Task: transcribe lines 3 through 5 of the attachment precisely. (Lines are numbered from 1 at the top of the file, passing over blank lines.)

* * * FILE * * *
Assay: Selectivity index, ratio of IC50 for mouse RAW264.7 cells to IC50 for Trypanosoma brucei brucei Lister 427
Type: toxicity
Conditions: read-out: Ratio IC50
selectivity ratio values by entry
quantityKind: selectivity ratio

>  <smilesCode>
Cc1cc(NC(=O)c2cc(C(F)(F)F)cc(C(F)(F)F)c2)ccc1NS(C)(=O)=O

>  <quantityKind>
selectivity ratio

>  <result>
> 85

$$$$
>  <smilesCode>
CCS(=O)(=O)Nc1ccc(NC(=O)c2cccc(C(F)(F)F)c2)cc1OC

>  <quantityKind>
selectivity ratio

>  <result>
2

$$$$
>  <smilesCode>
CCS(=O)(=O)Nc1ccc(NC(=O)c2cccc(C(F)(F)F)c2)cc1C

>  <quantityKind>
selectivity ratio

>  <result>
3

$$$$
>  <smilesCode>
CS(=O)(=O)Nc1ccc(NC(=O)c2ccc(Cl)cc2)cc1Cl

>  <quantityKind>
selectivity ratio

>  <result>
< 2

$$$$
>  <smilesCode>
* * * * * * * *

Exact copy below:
Conditions: read-out: Ratio IC50
selectivity ratio values by entry
quantityKind: selectivity ratio